Open Badges: What it is and Why it Matters
One of the many trends today in elearning is the use of gamification – that is, the awarding of points and badges based on user activity. This creates an additional way that users can become connected with the content they are learning.
Today, achievement functionality is present in many learning management systems, including LearnDash.
It has become clear to the elearning industry that there is inherent value in the achievements earned by learners. The problem is, these achievements are “stuck” on the sites on which they are issued.
Today’s online user is often a member of multiple sites that issue points & badges. It only makes sense that achievements earned on these sites can be “taken” elsewhere. To help accomplish this, the Mozilla Open Badges initiative was born.
What is it?
I could write a few sentences about Open Badges, but I believe the description on their website sums it up perfectly:
Get recognition for learning that happens anywhere. Then share it on the places that matter.
With the Open Badges API, users can earn their points and badges across multiple domains, but take their record of achievement with them wherever they go.
Your achievements aren’t held prisoner by the system that awards them to you.
Why it Matters
The concept behind Open Badges just makes sense, and it’s pretty timely.
With the growing MOOC offerings (heck, even Google is getting into the game), learners everywhere will be completing coursework almost 100% remotely.
Given the increasing use (and recognition) of online learning, there is a growing expectation that learners not only receive credit for their achievements, but that they truly own them. Learning management systems that hold achievements hostage to one local instance are behind the curve and doing a disservice to their users.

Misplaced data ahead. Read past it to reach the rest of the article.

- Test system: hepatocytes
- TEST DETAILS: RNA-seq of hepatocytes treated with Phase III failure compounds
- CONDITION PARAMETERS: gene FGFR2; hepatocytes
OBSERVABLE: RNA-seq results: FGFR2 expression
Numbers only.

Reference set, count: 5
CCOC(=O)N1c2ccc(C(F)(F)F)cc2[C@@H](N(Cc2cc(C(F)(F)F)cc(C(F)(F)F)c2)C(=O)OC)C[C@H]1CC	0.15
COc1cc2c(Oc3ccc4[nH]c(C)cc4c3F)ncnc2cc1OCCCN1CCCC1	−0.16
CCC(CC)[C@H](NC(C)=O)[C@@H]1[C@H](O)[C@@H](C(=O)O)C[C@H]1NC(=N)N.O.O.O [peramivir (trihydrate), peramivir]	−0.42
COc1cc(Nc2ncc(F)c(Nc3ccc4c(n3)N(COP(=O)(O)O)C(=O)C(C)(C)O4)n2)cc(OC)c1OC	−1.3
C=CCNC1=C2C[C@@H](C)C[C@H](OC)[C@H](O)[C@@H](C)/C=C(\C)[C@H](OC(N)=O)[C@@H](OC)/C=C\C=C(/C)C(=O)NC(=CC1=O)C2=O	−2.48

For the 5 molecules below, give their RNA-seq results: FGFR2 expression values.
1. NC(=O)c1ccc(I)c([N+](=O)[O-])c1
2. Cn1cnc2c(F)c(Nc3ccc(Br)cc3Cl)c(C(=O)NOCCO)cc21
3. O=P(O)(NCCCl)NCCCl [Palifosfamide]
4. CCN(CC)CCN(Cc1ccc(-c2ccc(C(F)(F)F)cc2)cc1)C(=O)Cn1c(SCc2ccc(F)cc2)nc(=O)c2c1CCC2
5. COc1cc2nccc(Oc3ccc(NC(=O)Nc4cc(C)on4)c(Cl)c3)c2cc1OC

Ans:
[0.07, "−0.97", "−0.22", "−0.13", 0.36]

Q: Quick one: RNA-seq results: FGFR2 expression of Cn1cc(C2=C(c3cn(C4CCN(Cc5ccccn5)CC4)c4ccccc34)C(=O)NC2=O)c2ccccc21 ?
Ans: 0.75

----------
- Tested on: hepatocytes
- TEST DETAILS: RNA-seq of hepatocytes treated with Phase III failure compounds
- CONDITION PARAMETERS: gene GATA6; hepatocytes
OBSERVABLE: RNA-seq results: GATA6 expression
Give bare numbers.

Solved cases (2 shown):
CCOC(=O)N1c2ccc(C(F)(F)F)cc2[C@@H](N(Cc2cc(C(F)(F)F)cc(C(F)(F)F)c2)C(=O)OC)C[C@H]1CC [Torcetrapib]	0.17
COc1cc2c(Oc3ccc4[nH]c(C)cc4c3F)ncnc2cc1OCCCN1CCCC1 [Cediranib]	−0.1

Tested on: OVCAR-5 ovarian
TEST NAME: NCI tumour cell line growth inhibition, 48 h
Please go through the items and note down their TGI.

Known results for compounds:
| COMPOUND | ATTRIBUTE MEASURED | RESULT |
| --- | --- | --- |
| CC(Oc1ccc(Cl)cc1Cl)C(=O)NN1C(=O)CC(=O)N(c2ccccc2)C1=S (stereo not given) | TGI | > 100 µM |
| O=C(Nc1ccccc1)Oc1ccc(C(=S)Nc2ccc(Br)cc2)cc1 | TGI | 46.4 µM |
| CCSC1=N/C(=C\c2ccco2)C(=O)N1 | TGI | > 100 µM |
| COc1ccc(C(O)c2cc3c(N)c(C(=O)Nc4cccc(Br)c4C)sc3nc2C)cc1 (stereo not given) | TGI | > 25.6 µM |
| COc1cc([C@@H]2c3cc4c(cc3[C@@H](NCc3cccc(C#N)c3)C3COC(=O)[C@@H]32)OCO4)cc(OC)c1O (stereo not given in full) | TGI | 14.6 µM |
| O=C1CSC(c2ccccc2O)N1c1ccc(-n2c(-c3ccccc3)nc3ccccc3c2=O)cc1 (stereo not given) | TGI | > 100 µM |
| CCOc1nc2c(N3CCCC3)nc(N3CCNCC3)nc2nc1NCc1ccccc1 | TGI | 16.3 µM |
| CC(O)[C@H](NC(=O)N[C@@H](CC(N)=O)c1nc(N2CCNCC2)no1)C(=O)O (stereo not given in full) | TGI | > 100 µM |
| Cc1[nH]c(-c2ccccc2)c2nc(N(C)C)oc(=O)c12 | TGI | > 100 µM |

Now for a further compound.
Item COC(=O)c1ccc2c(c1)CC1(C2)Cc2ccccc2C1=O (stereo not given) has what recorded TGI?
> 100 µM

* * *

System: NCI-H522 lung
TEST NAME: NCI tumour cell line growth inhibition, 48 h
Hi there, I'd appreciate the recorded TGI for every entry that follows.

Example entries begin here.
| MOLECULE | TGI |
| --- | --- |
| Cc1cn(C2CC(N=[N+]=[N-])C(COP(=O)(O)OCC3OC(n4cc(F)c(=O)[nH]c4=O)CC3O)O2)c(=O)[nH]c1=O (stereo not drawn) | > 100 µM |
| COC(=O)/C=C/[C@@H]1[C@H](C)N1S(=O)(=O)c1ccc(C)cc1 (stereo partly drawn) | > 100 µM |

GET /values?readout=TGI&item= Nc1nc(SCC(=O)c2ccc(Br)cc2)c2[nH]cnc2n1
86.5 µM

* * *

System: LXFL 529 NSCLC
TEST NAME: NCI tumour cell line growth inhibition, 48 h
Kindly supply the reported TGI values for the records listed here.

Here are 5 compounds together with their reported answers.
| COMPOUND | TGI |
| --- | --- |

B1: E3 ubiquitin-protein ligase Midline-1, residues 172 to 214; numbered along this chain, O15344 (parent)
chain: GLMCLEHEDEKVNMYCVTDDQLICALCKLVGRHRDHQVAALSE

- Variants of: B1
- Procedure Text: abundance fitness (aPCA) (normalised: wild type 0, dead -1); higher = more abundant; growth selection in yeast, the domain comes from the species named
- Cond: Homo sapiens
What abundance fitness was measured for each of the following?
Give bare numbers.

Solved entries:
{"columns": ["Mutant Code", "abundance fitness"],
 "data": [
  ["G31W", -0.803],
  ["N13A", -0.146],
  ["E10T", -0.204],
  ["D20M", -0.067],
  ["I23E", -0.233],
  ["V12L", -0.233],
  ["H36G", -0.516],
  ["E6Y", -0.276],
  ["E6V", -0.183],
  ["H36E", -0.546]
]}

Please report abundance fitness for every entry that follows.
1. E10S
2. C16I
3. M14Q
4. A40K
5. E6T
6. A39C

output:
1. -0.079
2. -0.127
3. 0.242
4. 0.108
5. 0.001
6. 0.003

Luckily, those options are becoming increasingly rare.
Modern elearning trends are being integrated into many different LMS solutions across various industries. Many LMS offerings out there allow for users to have their own “digital backpack”. New APIs (like TinCan API) can also easily leverage the Open Badge concept.
What’s more, these achievements can easily be shared on social platforms like Facebook, Twitter, and LinkedIn.
Open Badges was one of the first free, open-source projects to come along with a mission to allow users to take their credentials anywhere. Since then, there have been others who have further refined the concept, such as Credly.
In the end, people just want to receive (and keep) credit for what they have done (or share it on social networks), and the mission of programs like Open Badges and Credly is to ensure that the system does not stand in the way of the learner.
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